James Manfre attended a conference where he saw bipartisan support for criminal justice reform.
In perhaps one of the few areas where there has been bipartisan agreement, criminal justice reform and lowering incarceration of Americans is being discussed at the federal and state level. Such disparate political actors such as Van Jones and Newt Gingrich have joined together to lobby for national action. Can you name one other topic where the Koch brothers and the NAACP are on the same side?
ALEC, or the American Legislative Exchange Council, is an organization of conservative state legislators who draft and share model legislation. When I was first asked to attend the ALEC conference in New Orleans by the director of Law Enforcement Action Partnership, a group of law enforcement professionals seeking to reform the criminal justice system and lower incarceration rates nationwide, I was intrigued about the opportunity to discuss this issue in a collegial manner.
Apparently, ALEC had decided to devote a significant portion of their three-day agenda to promoting workable solutions to reducing overall incarceration.
As a former sheriff who had supported multiple diversion programs that reduced incarceration by 20% in the county while the county grew by 10% percent (actual overall crime also declined by 5%), I was encouraged by the focus of the conference.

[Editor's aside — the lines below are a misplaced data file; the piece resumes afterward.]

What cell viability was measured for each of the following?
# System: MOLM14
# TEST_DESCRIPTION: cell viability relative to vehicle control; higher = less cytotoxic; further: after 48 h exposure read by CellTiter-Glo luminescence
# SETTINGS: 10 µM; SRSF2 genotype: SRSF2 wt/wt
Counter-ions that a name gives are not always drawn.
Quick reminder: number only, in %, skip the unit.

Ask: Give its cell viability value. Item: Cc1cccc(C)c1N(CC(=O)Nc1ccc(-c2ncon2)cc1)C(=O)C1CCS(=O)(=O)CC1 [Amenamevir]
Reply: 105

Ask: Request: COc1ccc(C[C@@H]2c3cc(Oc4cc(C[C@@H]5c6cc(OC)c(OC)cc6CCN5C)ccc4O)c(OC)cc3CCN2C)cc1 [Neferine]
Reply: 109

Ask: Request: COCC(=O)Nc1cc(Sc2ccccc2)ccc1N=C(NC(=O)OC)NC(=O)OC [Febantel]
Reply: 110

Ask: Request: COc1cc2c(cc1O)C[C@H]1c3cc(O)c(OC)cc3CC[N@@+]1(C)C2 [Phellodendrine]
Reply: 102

The keynote speaker at the conference was the governor of Louisiana, John Bel Edwards, who laid out the case for prison reform. To a warm reception from the 2,000 or so conservative attendees, he stated that through diversion and rehabilitation programs Louisiana had reduced their incarceration numbers by close to 10% and reduced crime.
He believed that prison reform was not only saving taxpayers money, but was also providing additional labor resources in a tight market by keeping people out of the inmate system. As support for his position, Edwards described the efforts of conservative Gov. Rick Perry of Texas and Gov. Nathan Deal of Georgia to reduce incarceration dramatically in their states while crime fell.
He mentioned that the next day he was going to Washington to meet the President with other governors to encourage the president to endorse a federal bill to reform sentencing guidelines for non violent felony offenders.
Can you name one other topic where the Koch brothers and the NAACP are on the same side?
At the breakout sessions, there was a four-hour segment devoted to criminal justice reform ideas and initiatives. Numerous diversion programs were discussed and endorsed by the select committee. Programs such as retail theft and opioid diversion initiatives were presented to the committee. There was a strong emphasis on reducing inmate populations and creating reentry support for those leaving prison.
There is obviously much work to be done in this area. Pretrial release programs rather than bail, civil citations rather than arrests, and rehabilitation rather than incarceration must be part of this discussion.
As Barack Obama said, “A good compromise is like a good piece of music. Everyone can recognize it.” It is reassuring to hear the music of compromise in an area that has been so divisive in the past.
James Manfre served as sheriff of Flagler County from 2001 to 2004 and again from 2013 to 2016. He now practices law in Flagler County.